Updated: Nov 12, 2018
21 years ago, we were in Greece, holidaying with our new son for the first time. Great memories, fabulous times. Jack did, however, look a bit grumpy when put on a Grecian pedestal! Doing some well overdue sorting of old photos, I came across so many that the hours seemed to ebb away. It's amazing how old photos can invoke so many feelings - and wile away so much time!
Reading today about how a 9 year-old girl in Australia has refused to stand for the National Anthem because she cannot reconcile the words with her view of modern Australia filled my heart with pride for the young generation, then it was poisoned by scorn watching the ageing, jaded politician's response! Pauline Hanson - please retire! It made me think, yet again - I think on this subject a great deal - how we fail consistently in the one simple task of bringing up our children to be strong, independent, caring human beings. We are so lost in our own selfish all-consuming whirlwinds, that we cannot take that vital step back to view the world through innocent eyes, eyes that belong to the young.
Change is as inevitable as the passage of time, yet as we get older, we fight it with every breath. We have adopted our routines, our beliefs, our habits and our skills. We have invested massive amounts of time & energy getting to where we have got to. So how can it now all be wrong & changing? Where does that leave us? You know the phrases: "It was good enough for us then..."; "If it ain't broke, don't fix it"; and the absolute worst, "In my day...". If you are lucky enough to have kids, take a look at their views, their beliefs. Have they been fashioned brutally in your own image, or have you raised them to question everything? Of course, there are many complaints about how kids nowadays "have no respect" and "in our day we wouldn't have dared" but of course we did, it was just from a different starting point.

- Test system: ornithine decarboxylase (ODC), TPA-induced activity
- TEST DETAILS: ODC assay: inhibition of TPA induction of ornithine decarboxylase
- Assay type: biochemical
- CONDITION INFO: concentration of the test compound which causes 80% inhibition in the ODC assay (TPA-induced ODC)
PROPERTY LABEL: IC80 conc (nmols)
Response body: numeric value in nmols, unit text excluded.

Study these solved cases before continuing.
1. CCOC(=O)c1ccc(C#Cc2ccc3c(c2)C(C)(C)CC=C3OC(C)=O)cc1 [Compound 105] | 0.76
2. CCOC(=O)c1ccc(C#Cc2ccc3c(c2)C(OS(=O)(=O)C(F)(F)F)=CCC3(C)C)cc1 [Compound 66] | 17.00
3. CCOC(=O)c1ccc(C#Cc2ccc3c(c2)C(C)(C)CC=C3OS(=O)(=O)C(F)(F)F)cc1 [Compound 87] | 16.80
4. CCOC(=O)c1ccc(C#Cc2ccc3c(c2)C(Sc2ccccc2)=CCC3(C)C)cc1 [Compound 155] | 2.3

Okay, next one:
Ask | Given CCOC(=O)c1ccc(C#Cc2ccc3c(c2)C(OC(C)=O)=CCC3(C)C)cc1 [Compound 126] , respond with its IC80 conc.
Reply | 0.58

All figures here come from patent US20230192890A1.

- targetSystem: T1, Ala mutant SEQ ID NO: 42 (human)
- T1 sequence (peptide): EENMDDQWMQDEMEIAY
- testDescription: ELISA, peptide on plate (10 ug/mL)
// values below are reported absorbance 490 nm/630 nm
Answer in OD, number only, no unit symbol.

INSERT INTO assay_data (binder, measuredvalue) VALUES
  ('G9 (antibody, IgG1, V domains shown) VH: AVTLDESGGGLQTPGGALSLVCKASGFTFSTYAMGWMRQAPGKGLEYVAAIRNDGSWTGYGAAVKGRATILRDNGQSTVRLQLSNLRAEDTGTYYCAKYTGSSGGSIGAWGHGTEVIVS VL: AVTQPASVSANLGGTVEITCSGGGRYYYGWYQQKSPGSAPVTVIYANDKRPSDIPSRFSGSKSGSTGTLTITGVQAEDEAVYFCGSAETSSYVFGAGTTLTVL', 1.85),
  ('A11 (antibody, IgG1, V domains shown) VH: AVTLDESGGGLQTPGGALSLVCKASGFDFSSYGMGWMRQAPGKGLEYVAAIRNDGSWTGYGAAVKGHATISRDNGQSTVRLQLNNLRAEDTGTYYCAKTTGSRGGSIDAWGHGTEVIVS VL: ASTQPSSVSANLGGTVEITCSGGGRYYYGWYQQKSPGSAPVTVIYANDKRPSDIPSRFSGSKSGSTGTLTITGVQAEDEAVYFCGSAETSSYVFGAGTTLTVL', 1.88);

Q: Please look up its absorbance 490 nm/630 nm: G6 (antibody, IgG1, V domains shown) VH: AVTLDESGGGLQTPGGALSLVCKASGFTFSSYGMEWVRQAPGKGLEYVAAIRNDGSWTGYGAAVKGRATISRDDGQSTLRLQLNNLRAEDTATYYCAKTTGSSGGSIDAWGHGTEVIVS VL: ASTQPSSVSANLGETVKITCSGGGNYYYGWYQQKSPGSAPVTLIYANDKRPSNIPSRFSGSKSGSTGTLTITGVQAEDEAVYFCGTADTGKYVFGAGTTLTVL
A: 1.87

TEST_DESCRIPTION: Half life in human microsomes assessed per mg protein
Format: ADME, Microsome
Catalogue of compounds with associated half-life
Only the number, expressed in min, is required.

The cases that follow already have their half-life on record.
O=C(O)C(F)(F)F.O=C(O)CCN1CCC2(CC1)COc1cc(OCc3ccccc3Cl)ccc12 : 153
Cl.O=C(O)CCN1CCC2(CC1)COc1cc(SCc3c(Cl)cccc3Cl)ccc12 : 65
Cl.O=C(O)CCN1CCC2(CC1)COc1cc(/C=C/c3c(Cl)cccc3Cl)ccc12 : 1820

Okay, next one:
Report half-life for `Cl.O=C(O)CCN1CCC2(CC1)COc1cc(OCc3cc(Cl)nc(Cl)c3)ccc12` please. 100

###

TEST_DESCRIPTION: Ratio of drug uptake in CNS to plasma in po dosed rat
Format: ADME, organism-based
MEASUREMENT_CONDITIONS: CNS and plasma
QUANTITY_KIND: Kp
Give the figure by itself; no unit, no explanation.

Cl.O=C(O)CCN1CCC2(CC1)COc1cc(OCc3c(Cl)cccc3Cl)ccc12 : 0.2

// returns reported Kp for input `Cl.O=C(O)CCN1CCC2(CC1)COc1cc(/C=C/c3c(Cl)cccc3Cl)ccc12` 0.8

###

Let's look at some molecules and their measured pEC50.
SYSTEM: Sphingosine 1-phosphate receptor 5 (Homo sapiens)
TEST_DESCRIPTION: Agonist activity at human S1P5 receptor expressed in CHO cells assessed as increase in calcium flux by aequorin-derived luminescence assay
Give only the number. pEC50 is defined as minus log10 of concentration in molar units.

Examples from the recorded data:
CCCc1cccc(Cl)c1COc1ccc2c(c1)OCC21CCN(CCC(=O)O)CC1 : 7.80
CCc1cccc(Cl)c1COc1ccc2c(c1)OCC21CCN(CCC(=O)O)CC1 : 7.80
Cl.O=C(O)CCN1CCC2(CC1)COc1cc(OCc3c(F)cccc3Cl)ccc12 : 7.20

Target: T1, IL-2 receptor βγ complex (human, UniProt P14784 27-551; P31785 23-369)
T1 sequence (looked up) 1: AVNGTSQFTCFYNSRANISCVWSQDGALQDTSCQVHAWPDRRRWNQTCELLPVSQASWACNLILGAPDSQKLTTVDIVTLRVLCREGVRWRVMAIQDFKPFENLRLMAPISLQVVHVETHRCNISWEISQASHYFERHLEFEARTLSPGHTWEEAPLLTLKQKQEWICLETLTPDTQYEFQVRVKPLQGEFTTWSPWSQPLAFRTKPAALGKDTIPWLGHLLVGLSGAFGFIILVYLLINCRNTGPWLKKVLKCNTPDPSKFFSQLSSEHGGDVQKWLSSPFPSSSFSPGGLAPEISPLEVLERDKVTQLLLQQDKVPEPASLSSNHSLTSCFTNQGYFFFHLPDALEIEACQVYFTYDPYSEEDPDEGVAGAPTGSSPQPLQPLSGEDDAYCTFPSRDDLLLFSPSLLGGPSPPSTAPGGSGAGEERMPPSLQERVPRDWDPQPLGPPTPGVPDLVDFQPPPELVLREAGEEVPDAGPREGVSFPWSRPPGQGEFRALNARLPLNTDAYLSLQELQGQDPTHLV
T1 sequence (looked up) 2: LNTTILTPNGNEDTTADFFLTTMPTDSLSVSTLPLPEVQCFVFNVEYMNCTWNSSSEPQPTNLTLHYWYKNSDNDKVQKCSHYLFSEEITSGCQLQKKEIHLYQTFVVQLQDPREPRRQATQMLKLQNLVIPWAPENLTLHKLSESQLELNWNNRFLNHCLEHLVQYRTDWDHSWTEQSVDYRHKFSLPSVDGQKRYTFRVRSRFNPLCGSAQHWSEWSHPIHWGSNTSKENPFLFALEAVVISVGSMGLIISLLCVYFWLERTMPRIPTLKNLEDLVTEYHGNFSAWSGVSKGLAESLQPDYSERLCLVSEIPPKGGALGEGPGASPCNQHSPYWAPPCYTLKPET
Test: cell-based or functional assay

We abhor change, but we are the architects of our own doom, because we were young once & the young cannot be held back. My father disappointed his father on so many levels, yet went on to have a successful career & be recognised for it. However, he worked in the tobacco industry & we had many a long discussion about the morality of that. Conversations that will happen in the coming decades about so many sterling careers in industries that will be proven to harm creatures, people & the environment. We know what a lot of them are now, but it will take a new generation coming through to put them properly in their place.
If you are fortunate to have new children, put them on a pedestal & teach them that they are loved, cherished, worthy & that they must question everything they are ever taught, but with intelligence & compassion. That way, rebellion is contained & proper discussions can be held. Just beware though, your own conduct will be called into question then, so please either have the chutzpah to admit what you should have done better, or change it now before it's too late. Pride, age and the resistance to change are the barriers we must allow the young to pull down, gently. Don't become a Pauline Hanson!